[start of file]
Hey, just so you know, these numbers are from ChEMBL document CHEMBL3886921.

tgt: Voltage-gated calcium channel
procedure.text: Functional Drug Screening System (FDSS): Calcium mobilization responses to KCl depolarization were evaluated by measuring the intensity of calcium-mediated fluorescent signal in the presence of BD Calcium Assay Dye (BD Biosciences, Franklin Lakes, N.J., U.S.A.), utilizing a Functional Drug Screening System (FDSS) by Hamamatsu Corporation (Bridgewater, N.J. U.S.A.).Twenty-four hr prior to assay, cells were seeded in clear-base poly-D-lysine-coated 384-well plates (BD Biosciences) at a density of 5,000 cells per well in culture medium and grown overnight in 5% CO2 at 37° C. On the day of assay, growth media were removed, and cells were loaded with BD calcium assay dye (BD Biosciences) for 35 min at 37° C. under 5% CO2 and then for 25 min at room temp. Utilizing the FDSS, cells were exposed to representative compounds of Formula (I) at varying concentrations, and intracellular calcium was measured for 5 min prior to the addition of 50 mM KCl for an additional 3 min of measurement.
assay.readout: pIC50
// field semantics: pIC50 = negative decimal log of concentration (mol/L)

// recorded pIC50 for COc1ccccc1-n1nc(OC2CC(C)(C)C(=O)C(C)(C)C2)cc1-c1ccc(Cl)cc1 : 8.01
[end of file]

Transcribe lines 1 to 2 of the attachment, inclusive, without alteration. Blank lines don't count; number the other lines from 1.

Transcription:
Hey, just so you know, these numbers are from ChEMBL document CHEMBL3886921.

tgt: Voltage-gated calcium channel